Level switches in the fuel system for alarms - Yes, No, Why?

Discussion in 'Firewall Forward / Props / Fuel system' started by wsimpso1, Dec 14, 2018.

Help Support HomeBuiltAirplanes Forum by donating:

  1. Dec 15, 2018 #41

    BJC

    BJC

    BJC

    Well-Known Member

    Joined:
    Oct 7, 2013
    Messages:
    8,879
    Likes Received:
    5,732
    Location:
    97FL, Florida, USA
    lots of good discussion here. Two comments:

    With thin, low dihedral, wings and multiple tanks, the venting system design is challenging and very important.

    When my EFIS is powered up, a discrepancy (I don’t recall the triggering amount / percentage) between the total measured fuel in four tanks and the totalizer-computed fuel on board triggers an alarm to check fuel.


    BJC
     
  2. Dec 15, 2018 #42

    Dan Thomas

    Dan Thomas

    Dan Thomas

    Well-Known Member

    Joined:
    Sep 18, 2008
    Messages:
    4,712
    Likes Received:
    1,941
    Large airplanes with big tanks that run a long way out in the wings will use multiple level sensors. The signals are summed for the gauges. If I were Bill I'd install three resistive sensors along the length of the tank, connect them in series, and feed that to a calibratable digital gauge.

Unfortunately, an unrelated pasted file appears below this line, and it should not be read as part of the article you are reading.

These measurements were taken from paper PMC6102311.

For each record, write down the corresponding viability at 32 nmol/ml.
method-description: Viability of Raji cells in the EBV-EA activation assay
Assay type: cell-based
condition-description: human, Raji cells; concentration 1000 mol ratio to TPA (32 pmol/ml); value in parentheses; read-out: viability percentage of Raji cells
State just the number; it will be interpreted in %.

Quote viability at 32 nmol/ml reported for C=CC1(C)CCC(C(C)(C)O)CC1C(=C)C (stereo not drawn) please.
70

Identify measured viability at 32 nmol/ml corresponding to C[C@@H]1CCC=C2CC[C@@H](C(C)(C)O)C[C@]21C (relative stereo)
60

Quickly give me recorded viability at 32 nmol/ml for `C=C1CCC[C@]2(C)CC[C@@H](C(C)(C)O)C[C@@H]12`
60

wsimpso1 likes this.
  3. Dec 15, 2018 #43

    rv6ejguy

    rv6ejguy

    rv6ejguy

    Well-Known Member

    Joined:
    Jun 26, 2012
    Messages:
    3,546
    Likes Received:
    2,572
    Location:
    Calgary, Alberta, Canada
    I took most of my flight training in PA-28-151s which is where my distrust of float types fuel gauges came from. Later flying a Grumman Tiger and my RV, same thing. They give you a rough guide of fuel remaining only and dance around pretty good in anything but glass smooth air. Certainly not like my BMWs which are accurate to less than a half liter and give you very accurate range remaining through the ECU.

    Some time in PA-31Ps and King Airs and these had pretty accurate gauges which you could rely on.

    Yes, it seems some pretty poor stuff made it through certification on light aircraft. Notice the regs don't specify accuracy of said gauges...